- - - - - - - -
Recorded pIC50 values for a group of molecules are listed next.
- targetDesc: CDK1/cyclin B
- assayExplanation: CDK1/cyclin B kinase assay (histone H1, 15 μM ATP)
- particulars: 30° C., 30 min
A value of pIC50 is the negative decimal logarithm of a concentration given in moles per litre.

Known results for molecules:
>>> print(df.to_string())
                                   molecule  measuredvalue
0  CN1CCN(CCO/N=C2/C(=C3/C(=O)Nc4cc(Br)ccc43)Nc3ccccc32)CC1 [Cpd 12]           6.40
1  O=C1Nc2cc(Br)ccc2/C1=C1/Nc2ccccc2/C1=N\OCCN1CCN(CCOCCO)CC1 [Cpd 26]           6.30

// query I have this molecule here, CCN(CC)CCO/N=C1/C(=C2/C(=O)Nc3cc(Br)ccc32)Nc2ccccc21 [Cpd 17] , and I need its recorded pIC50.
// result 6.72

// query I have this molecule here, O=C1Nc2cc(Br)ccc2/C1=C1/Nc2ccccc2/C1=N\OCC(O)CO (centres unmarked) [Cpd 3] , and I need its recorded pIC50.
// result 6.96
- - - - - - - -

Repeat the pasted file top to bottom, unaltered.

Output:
Recorded pIC50 values for a group of molecules are listed next.
- targetDesc: CDK1/cyclin B
- assayExplanation: CDK1/cyclin B kinase assay (histone H1, 15 μM ATP)
- particulars: 30° C., 30 min
A value of pIC50 is the negative decimal logarithm of a concentration given in moles per litre.

Known results for molecules:
>>> print(df.to_string())
                                   molecule  measuredvalue
0  CN1CCN(CCO/N=C2/C(=C3/C(=O)Nc4cc(Br)ccc43)Nc3ccccc32)CC1 [Cpd 12]           6.40
1  O=C1Nc2cc(Br)ccc2/C1=C1/Nc2ccccc2/C1=N\OCCN1CCN(CCOCCO)CC1 [Cpd 26]           6.30

// query I have this molecule here, CCN(CC)CCO/N=C1/C(=C2/C(=O)Nc3cc(Br)ccc32)Nc2ccccc21 [Cpd 17] , and I need its recorded pIC50.
// result 6.72

// query I have this molecule here, O=C1Nc2cc(Br)ccc2/C1=C1/Nc2ccccc2/C1=N\OCC(O)CO (centres unmarked) [Cpd 3] , and I need its recorded pIC50.
// result 6.96